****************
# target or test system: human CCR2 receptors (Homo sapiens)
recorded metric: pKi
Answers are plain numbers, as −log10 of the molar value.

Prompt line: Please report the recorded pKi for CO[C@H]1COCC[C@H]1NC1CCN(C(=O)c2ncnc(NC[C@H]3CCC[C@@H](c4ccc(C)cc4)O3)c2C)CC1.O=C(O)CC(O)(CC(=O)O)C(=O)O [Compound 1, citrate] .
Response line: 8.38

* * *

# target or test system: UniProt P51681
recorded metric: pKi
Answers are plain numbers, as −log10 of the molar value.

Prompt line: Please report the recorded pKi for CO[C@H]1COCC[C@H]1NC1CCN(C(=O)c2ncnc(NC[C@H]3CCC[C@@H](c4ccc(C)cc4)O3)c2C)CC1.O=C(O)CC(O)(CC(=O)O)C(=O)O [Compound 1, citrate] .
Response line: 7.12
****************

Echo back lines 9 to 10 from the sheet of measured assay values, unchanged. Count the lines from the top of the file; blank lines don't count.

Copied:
Answers are plain numbers, as −log10 of the molar value.

Prompt line: Please report the recorded pKi for CO[C@H]1COCC[C@H]1NC1CCN(C(=O)c2ncnc(NC[C@H]3CCC[C@@H](c4ccc(C)cc4)O3)c2C)CC1.O=C(O)CC(O)(CC(=O)O)C(=O)O [Compound 1, citrate] .